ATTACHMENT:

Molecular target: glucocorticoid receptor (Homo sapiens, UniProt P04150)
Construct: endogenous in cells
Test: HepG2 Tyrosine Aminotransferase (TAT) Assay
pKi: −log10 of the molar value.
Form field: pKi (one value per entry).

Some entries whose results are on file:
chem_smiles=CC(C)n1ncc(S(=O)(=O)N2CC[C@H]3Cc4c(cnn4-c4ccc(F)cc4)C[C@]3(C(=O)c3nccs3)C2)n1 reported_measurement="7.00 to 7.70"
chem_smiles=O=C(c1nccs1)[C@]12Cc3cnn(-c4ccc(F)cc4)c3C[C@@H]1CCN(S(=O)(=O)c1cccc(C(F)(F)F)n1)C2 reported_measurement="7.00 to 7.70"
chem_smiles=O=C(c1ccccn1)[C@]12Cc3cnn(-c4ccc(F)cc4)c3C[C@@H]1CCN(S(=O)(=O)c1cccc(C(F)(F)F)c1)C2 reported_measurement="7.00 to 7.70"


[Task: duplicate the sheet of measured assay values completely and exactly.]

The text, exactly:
Molecular target: glucocorticoid receptor (Homo sapiens, UniProt P04150)
Construct: endogenous in cells
Test: HepG2 Tyrosine Aminotransferase (TAT) Assay
pKi: −log10 of the molar value.
Form field: pKi (one value per entry).

Some entries whose results are on file:
chem_smiles=CC(C)n1ncc(S(=O)(=O)N2CC[C@H]3Cc4c(cnn4-c4ccc(F)cc4)C[C@]3(C(=O)c3nccs3)C2)n1 reported_measurement="7.00 to 7.70"
chem_smiles=O=C(c1nccs1)[C@]12Cc3cnn(-c4ccc(F)cc4)c3C[C@@H]1CCN(S(=O)(=O)c1cccc(C(F)(F)F)n1)C2 reported_measurement="7.00 to 7.70"
chem_smiles=O=C(c1ccccn1)[C@]12Cc3cnn(-c4ccc(F)cc4)c3C[C@@H]1CCN(S(=O)(=O)c1cccc(C(F)(F)F)c1)C2 reported_measurement="7.00 to 7.70"